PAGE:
Yum China divestment on track

The Yum China divestment is expected to be completed by October 31.

The US fast food giant released the target date along with second quarter figures showing solid sales growth across most Asian markets, especially within the KFC division.

CEO Greg Creed said he was particularly pleased with “the continued sales momentum at KFC China,” which delivered better-than-expected same-store sales growth of 3 per cent.

“Yum! Brands delivered second-quarter (global) core operating profit growth of 7 per cent and earnings-per-share growth, excluding special items, of 9 per cent. Given our strong first-half results and current trends in China, I’m pleased to raise our full-year core operating profit growth forecast to at least 14 per cent.”

Creed said the China result represented its fourth-consecutive quarter of positive same-store sales growth at KFC China.

“Importantly, our China Division is off to a good start in the third quarter for both KFC and Pizza Hut Casual Dining, including a return to positive same-store sales at Pizza Hut in recent weeks.”

Outside of China, challenging industry conditions in the US contributed to soft sales results.

The separation of the China business would create “two powerful, independent, focused growth companies,” said Creed.

“Our capital structure is fully in place and we plan to return a significant amount of capital to shareholders both prior to and after the spin.”

Creed promised further information at an investor briefing on October 11.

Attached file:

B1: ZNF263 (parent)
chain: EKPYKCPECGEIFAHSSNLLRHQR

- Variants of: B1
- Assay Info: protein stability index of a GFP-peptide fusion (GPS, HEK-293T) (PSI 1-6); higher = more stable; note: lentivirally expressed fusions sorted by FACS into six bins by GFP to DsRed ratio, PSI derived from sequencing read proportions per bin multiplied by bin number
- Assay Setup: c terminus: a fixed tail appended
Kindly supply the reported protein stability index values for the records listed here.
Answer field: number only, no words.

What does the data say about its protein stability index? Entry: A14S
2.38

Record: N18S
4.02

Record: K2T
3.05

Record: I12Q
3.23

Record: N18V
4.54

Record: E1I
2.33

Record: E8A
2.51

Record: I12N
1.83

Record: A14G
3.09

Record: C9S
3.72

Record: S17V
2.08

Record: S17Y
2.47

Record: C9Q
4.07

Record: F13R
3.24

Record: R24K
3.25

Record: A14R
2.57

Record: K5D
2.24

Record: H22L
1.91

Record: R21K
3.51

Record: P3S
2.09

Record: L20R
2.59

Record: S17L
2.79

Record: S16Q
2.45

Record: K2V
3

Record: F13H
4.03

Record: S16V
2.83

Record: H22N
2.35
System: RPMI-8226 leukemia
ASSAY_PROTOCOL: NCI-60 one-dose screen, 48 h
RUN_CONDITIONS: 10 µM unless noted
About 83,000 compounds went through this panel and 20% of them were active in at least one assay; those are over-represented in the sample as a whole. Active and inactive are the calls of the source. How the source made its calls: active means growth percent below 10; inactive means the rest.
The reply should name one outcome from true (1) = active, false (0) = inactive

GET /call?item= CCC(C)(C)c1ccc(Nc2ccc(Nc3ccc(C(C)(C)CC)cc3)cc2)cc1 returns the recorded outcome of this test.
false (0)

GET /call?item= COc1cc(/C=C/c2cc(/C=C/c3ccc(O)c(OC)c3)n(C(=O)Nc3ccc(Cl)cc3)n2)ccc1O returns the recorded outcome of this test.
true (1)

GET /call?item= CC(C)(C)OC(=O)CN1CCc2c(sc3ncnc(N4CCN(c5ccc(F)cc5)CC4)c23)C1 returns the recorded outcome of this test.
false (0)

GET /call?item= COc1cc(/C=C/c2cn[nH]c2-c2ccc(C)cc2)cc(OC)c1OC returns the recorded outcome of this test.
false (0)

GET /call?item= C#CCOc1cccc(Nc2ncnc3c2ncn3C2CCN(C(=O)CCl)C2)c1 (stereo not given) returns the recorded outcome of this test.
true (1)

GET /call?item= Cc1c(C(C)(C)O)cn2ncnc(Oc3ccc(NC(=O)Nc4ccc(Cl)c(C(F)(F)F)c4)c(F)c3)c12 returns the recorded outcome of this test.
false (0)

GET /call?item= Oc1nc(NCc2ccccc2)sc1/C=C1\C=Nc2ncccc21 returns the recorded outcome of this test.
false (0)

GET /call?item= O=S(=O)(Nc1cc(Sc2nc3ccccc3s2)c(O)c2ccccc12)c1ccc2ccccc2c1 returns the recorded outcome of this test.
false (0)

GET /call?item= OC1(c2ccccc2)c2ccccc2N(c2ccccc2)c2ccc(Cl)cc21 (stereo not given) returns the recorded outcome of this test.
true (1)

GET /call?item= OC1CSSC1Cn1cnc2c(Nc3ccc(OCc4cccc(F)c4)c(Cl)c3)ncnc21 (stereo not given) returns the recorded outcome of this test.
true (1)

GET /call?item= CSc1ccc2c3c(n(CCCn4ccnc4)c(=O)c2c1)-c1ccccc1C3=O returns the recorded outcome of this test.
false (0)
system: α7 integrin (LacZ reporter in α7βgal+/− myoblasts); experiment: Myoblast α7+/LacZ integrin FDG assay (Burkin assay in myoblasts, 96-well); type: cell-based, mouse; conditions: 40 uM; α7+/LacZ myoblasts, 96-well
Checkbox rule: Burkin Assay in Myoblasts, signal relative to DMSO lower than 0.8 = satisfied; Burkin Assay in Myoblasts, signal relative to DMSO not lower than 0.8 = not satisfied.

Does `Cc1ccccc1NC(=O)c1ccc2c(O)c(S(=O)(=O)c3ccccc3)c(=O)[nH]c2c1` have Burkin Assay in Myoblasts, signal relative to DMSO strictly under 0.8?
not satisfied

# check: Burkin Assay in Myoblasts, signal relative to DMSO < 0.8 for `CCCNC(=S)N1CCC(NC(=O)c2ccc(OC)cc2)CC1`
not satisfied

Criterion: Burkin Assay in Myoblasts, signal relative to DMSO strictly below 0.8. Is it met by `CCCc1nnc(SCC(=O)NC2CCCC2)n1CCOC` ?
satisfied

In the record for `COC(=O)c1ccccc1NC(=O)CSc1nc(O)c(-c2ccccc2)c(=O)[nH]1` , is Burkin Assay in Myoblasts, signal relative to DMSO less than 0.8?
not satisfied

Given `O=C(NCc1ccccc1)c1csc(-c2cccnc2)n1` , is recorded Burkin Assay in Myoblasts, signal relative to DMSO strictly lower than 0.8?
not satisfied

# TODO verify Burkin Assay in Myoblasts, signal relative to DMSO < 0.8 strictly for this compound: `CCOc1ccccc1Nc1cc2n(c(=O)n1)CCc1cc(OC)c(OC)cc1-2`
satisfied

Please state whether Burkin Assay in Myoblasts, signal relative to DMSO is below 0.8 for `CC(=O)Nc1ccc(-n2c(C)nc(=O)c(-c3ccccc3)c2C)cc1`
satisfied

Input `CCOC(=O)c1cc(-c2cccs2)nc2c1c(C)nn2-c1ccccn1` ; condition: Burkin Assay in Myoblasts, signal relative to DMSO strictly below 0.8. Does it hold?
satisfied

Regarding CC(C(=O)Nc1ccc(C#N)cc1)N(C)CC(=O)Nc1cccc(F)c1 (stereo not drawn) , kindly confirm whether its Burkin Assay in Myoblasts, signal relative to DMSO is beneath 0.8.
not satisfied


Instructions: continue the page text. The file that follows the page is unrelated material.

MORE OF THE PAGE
Yum China same-store sales were even, with an increase of 3 per cent at KFC, offset by a decline of 11 per cent at Pizza Hut. The China division opened 72 new stores during the quarter, taking its network there to 7246

Meanwhile, in developing Asian markets – including Malaysia, Indonesia and the Philippines – which account for 7 per cent of KFC’s global turnover, sales rose 11 per cent in the quarter and are running 10 per cent ahead of last year for the first half.


In Thailand, which accounts for 3 per cent of KFC’s global turnover, sales rose 17 per cent in both the second quarter and the first half.

And in developed Asian markets – such as Japan, Korea and Taiwan – which accounts for 9 per cent of turnover, sales rose 6 per cent by quarter and half.

Pizza Hut sales in developing Asian markets rose 5 per cent in the second quarter and 3 per cent in the first half. In developed Asian markets, sales fell 7 per cent this year.

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